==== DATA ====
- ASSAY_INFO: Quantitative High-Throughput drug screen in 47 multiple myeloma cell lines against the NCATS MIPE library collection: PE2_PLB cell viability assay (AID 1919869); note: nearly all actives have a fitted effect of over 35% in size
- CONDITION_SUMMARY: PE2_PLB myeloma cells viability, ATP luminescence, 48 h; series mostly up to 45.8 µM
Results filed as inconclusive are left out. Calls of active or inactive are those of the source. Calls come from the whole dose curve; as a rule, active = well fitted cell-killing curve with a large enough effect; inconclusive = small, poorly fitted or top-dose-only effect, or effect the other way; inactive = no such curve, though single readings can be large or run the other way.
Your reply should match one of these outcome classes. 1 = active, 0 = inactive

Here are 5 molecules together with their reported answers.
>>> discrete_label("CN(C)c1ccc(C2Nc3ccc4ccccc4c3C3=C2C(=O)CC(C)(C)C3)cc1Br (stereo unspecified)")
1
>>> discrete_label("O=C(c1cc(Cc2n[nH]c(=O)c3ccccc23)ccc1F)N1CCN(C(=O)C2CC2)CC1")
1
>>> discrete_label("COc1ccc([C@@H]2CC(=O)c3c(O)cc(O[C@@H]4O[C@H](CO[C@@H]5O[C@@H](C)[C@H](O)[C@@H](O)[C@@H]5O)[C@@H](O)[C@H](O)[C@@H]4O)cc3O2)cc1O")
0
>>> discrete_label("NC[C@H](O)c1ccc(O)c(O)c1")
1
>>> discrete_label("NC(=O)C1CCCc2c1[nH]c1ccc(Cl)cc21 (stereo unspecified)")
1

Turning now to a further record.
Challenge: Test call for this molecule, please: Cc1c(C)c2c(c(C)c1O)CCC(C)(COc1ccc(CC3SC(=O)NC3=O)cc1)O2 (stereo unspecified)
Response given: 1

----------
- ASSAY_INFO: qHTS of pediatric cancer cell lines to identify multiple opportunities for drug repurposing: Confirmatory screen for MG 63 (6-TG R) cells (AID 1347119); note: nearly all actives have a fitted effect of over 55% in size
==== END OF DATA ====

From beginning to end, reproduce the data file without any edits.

- ASSAY_INFO: Quantitative High-Throughput drug screen in 47 multiple myeloma cell lines against the NCATS MIPE library collection: PE2_PLB cell viability assay (AID 1919869); note: nearly all actives have a fitted effect of over 35% in size
- CONDITION_SUMMARY: PE2_PLB myeloma cells viability, ATP luminescence, 48 h; series mostly up to 45.8 µM
Results filed as inconclusive are left out. Calls of active or inactive are those of the source. Calls come from the whole dose curve; as a rule, active = well fitted cell-killing curve with a large enough effect; inconclusive = small, poorly fitted or top-dose-only effect, or effect the other way; inactive = no such curve, though single readings can be large or run the other way.
Your reply should match one of these outcome classes. 1 = active, 0 = inactive

Here are 5 molecules together with their reported answers.
>>> discrete_label("CN(C)c1ccc(C2Nc3ccc4ccccc4c3C3=C2C(=O)CC(C)(C)C3)cc1Br (stereo unspecified)")
1
>>> discrete_label("O=C(c1cc(Cc2n[nH]c(=O)c3ccccc23)ccc1F)N1CCN(C(=O)C2CC2)CC1")
1
>>> discrete_label("COc1ccc([C@@H]2CC(=O)c3c(O)cc(O[C@@H]4O[C@H](CO[C@@H]5O[C@@H](C)[C@H](O)[C@@H](O)[C@@H]5O)[C@@H](O)[C@H](O)[C@@H]4O)cc3O2)cc1O")
0
>>> discrete_label("NC[C@H](O)c1ccc(O)c(O)c1")
1
>>> discrete_label("NC(=O)C1CCCc2c1[nH]c1ccc(Cl)cc21 (stereo unspecified)")
1

Turning now to a further record.
Challenge: Test call for this molecule, please: Cc1c(C)c2c(c(C)c1O)CCC(C)(COc1ccc(CC3SC(=O)NC3=O)cc1)O2 (stereo unspecified)
Response given: 1

----------
- ASSAY_INFO: qHTS of pediatric cancer cell lines to identify multiple opportunities for drug repurposing: Confirmatory screen for MG 63 (6-TG R) cells (AID 1347119); note: nearly all actives have a fitted effect of over 55% in size